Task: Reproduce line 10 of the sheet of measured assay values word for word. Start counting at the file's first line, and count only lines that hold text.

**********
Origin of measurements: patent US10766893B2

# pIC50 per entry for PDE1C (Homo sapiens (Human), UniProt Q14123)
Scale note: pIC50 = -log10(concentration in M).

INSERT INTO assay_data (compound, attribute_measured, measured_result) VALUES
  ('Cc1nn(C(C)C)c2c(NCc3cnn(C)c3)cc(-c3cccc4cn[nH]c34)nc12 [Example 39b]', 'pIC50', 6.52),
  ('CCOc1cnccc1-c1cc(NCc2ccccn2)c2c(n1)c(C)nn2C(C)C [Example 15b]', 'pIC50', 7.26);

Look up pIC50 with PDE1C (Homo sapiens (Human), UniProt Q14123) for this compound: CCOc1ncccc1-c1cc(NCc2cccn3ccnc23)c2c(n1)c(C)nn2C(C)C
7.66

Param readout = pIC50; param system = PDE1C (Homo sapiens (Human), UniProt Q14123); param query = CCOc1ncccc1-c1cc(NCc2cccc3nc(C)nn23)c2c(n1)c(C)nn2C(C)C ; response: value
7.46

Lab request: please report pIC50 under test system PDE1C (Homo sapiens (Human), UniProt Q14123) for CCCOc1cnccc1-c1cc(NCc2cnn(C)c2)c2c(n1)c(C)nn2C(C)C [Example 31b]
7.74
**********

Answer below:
7.46